Until Nico

Author: P Hana

Page 50

   

“Don’t remind me. That was not one of my crowning moments.” She laughs. Then her voice goes quiet. “I can’t believe you won’t be here for my appointment.”

“Sorry, babe.” I hear the regret in my own voice. I hate not being able to go with her, but after this job, I’ll be taking some time off until the baby gets here.

In reality, the more I think about leaving Sophie and the baby after he or she gets here, the more I start hating my job. Leo told me the other day that they have a couple of spots opening up in his department. He could get me in if I wanted. My first thought was no, but then he explained that their captain lets them do their own thing as long as they’re closing cases. Knowing that, if I took the job, I would no longer be going out of town and leaving her alone made me think harder about it. I want and need that. I hate the idea of her being home alone with a new baby. Yes, my family will be around, but it’s not the same. I never want to miss out on important occasions with my family.

“Mom’s gonna go with you so you won’t be alone.”

“I know, but it’s not the same,” she says, repeating my thought. It’s crazy to think how much my life has changed since I first laid eyes on her.

“I know it’s not.”

We drive the rest of the way home in silence. When we reach the house, I pull into the garage and help Sophie out of the car before heading to the mailbox.

“Nico,” Deb calls from two houses away, where she’s outside watering her lawn.

I lift my chin then shake my head at her. I don’t know how her husband puts up with her shit, but he’s a better man than I am. If I ever found out that Sophie was outside watering the lawn and wearing practically nothing, I would go postal.

“Hi, Deb,” Sophie calls, waving at Deb, who gives a small wave back. She presses her tits into my arm before sticking her hand in my back pocket, leaning deeper into me.

I bite my cheek to keep from smiling. It’s cute that she’s protective, but she never has anything to worry about.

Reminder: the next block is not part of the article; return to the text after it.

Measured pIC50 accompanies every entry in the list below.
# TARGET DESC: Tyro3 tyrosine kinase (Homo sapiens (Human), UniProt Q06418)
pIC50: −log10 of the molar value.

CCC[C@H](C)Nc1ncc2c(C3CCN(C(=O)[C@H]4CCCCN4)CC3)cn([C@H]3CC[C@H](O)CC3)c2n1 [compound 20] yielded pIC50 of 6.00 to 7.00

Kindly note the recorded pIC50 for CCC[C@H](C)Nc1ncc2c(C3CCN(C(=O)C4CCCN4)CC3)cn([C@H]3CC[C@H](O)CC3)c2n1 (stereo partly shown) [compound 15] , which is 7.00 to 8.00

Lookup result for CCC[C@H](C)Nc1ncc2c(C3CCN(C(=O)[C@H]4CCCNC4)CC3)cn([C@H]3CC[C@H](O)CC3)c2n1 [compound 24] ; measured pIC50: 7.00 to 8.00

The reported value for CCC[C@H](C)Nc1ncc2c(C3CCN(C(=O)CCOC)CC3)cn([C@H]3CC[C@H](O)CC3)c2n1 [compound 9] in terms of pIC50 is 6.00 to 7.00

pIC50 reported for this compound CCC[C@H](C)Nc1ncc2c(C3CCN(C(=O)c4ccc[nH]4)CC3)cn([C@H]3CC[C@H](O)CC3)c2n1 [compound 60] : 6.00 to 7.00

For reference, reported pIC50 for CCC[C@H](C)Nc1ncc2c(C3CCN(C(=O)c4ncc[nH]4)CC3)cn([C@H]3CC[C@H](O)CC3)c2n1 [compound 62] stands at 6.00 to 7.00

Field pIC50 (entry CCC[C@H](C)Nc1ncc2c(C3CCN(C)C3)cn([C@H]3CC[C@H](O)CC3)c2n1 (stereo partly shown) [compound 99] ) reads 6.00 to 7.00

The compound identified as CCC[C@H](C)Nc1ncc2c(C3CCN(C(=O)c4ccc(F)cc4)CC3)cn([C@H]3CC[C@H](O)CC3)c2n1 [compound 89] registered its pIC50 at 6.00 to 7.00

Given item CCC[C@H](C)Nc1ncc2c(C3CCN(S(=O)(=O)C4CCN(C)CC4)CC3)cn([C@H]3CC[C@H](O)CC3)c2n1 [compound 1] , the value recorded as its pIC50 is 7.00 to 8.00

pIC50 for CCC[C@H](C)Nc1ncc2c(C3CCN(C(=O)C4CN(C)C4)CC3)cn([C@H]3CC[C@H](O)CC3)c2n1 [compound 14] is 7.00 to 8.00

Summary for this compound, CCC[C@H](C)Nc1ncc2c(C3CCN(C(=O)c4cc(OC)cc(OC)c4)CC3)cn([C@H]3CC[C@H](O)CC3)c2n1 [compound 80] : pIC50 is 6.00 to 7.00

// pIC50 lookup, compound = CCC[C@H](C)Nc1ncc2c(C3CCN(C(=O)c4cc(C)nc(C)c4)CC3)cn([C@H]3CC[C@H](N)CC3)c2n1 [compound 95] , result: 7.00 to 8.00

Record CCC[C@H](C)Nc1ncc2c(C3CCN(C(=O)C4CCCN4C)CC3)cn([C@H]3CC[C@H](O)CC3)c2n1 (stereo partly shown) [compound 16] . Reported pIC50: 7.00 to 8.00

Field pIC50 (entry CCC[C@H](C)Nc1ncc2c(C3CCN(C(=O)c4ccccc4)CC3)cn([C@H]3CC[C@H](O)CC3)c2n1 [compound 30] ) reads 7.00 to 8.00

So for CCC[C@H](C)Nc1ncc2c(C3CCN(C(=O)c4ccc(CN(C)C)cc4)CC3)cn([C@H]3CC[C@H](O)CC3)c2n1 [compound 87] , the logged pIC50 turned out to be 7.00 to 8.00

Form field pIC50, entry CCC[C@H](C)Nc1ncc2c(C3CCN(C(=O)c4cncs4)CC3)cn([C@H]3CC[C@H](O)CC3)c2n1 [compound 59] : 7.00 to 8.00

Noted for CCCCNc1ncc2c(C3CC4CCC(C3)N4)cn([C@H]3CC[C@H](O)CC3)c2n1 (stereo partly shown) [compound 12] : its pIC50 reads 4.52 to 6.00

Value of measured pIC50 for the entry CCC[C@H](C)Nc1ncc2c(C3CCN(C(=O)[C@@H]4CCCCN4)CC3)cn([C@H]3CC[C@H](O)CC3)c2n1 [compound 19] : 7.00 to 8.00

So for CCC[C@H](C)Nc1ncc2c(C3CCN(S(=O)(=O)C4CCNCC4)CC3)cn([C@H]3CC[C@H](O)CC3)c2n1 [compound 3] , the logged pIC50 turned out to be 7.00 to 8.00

“Did we get anything good?” she asks innocently, looking at the stack of letters in my hand.

I shuffle through the mail then stop when I come across the letter Sophie has been waiting for. In a way, I’m glad she’s here as I’m checking the mail. If I were on my own, I don’t know if I would have given her the letter. Yes, I want her to work through her past, but it’s engrained in me to protect her from anything that might potentially cause her pain.

“He wrote back,” she whispers, looking from the letter to my eyes.

I put all the mail in one hand before cupping her cheek with the other. “You don’t have to read it right now. You never have to read it if you don’t want to.”

“I want to.” She swallows, leaning her head deeper into my hand. “You’re right. I need to see what he has to say so I can put it all behind me. I don’t want this hanging over my head anymore, and I don’t want to worry about it when the baby gets here.”

“So we read it then burn it, making it history.”

She nods, not saying anything.

Running my thumb over her jaw, I lean in and kiss her once before tucking her under my arm to lead her inside. Once I get Sophie situated out on the back patio with a glass of tea, I go get a lighter and my metal trash can from the garage and take them out with me. I hand her the letter before pulling her onto my lap. Her hands start to shake as she rips the envelope open, and I watch as she pulls the letter out, unfolding it.